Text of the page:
Lloyd Blankfein's Best Advice For Young People — Forget The Straight Line

Reuters/ Joshua RobertsYesterday at the CII annual meeting in D.C., Goldman Sachs CEO Lloyd Blankfein was asked what advice he would give young people starting out their careers in finance and other industries.  

“You have to understand that you can never give your own kids advice,” he joked.  Blankfein has three kids ages 27, 25 and 19.

Here’s his best advice for everyone else, though.  Pay attention. 

“Look, I started out, I didn’t just go to law school, I practiced law.  Things ended up a lot different from where I thought they’d be. I would say people should go to a place and do something that’s for the next period of their life and not to be so obsessive about where it’s going to take you in the longer run. The longer run there’s going to be a lot…Not only don’t you know the context you’re going to face, you don’t even know yourself. And so the idea of planning these things and trying to do things on a course and ‘Will this be good for me in the long run?’  I think people should take advantage of the fact that in this generation nobody’s being drafted into the army. You can have a few years of experimentation that you can be liberated from the need to make sure everything is taking you on some straight line to some place because it turns out not to be a straight line anyway.”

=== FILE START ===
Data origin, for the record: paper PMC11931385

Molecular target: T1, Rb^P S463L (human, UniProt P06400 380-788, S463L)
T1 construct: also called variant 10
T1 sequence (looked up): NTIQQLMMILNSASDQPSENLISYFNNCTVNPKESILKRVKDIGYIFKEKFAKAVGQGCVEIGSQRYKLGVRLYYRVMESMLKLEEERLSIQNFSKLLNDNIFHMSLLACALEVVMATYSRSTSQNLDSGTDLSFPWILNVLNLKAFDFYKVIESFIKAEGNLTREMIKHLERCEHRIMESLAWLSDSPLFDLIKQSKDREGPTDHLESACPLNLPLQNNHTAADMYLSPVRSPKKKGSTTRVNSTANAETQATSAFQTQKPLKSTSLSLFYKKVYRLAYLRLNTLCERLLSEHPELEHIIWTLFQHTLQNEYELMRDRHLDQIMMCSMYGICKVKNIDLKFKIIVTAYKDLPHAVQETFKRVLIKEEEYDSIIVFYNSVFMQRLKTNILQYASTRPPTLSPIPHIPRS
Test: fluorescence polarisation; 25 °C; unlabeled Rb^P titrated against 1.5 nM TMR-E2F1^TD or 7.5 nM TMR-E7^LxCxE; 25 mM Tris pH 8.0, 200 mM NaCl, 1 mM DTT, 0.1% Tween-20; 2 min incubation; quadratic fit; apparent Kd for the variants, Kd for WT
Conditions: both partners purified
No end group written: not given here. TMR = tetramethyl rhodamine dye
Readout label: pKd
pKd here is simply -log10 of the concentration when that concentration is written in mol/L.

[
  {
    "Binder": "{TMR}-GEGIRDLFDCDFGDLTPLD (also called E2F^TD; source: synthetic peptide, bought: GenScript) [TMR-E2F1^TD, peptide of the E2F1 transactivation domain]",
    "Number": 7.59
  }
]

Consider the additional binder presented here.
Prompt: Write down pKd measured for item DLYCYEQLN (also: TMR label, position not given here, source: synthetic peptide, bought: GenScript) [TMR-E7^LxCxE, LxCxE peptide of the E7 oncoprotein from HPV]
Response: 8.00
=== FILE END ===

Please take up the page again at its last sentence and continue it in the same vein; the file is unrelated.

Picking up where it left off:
“And also don’t worry about learning the content of your business because to succeed you have to know content of what you’re doing, but you have to be a complete person. I think in the early part of your life you should focus on being a complete person,” he added.

Well said. 

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